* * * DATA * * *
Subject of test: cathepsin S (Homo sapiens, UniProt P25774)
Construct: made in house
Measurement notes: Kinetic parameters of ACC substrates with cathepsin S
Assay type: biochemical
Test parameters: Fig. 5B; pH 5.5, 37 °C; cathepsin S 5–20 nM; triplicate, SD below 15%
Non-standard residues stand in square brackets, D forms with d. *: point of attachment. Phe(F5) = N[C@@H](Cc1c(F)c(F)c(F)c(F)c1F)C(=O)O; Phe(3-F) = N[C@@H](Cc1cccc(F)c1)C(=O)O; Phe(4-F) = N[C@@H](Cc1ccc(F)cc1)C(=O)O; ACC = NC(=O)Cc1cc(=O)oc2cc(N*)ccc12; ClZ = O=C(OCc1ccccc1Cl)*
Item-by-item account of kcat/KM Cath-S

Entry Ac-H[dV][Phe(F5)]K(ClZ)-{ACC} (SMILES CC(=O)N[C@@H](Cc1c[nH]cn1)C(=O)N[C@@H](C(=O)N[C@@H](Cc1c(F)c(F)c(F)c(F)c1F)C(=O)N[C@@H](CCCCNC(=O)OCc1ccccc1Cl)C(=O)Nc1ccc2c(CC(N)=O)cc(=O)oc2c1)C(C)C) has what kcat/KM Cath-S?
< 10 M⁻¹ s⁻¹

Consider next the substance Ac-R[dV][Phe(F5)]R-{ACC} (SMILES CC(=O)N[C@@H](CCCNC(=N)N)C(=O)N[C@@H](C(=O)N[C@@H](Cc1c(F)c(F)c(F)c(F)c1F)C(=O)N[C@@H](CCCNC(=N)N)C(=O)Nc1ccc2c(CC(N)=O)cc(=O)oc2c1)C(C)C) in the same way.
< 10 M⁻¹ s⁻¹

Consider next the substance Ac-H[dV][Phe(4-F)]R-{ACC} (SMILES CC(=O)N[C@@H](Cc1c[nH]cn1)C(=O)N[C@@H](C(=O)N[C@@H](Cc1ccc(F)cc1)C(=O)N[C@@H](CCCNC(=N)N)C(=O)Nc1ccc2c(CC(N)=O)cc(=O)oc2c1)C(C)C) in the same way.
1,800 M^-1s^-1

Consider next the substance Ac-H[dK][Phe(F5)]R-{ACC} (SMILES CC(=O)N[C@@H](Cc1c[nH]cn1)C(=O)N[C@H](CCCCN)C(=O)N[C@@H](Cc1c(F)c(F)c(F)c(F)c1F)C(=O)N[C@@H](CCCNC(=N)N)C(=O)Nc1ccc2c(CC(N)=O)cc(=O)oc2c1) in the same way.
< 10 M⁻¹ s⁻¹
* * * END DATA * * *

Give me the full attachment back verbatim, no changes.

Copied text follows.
Subject of test: cathepsin S (Homo sapiens, UniProt P25774)
Construct: made in house
Measurement notes: Kinetic parameters of ACC substrates with cathepsin S
Assay type: biochemical
Test parameters: Fig. 5B; pH 5.5, 37 °C; cathepsin S 5–20 nM; triplicate, SD below 15%
Non-standard residues stand in square brackets, D forms with d. *: point of attachment. Phe(F5) = N[C@@H](Cc1c(F)c(F)c(F)c(F)c1F)C(=O)O; Phe(3-F) = N[C@@H](Cc1cccc(F)c1)C(=O)O; Phe(4-F) = N[C@@H](Cc1ccc(F)cc1)C(=O)O; ACC = NC(=O)Cc1cc(=O)oc2cc(N*)ccc12; ClZ = O=C(OCc1ccccc1Cl)*
Item-by-item account of kcat/KM Cath-S

Entry Ac-H[dV][Phe(F5)]K(ClZ)-{ACC} (SMILES CC(=O)N[C@@H](Cc1c[nH]cn1)C(=O)N[C@@H](C(=O)N[C@@H](Cc1c(F)c(F)c(F)c(F)c1F)C(=O)N[C@@H](CCCCNC(=O)OCc1ccccc1Cl)C(=O)Nc1ccc2c(CC(N)=O)cc(=O)oc2c1)C(C)C) has what kcat/KM Cath-S?
< 10 M⁻¹ s⁻¹

Consider next the substance Ac-R[dV][Phe(F5)]R-{ACC} (SMILES CC(=O)N[C@@H](CCCNC(=N)N)C(=O)N[C@@H](C(=O)N[C@@H](Cc1c(F)c(F)c(F)c(F)c1F)C(=O)N[C@@H](CCCNC(=N)N)C(=O)Nc1ccc2c(CC(N)=O)cc(=O)oc2c1)C(C)C) in the same way.
< 10 M⁻¹ s⁻¹

Consider next the substance Ac-H[dV][Phe(4-F)]R-{ACC} (SMILES CC(=O)N[C@@H](Cc1c[nH]cn1)C(=O)N[C@@H](C(=O)N[C@@H](Cc1ccc(F)cc1)C(=O)N[C@@H](CCCNC(=N)N)C(=O)Nc1ccc2c(CC(N)=O)cc(=O)oc2c1)C(C)C) in the same way.
1,800 M^-1s^-1

Consider next the substance Ac-H[dK][Phe(F5)]R-{ACC} (SMILES CC(=O)N[C@@H](Cc1c[nH]cn1)C(=O)N[C@H](CCCCN)C(=O)N[C@@H](Cc1c(F)c(F)c(F)c(F)c1F)C(=O)N[C@@H](CCCNC(=N)N)C(=O)Nc1ccc2c(CC(N)=O)cc(=O)oc2c1) in the same way.
< 10 M⁻¹ s⁻¹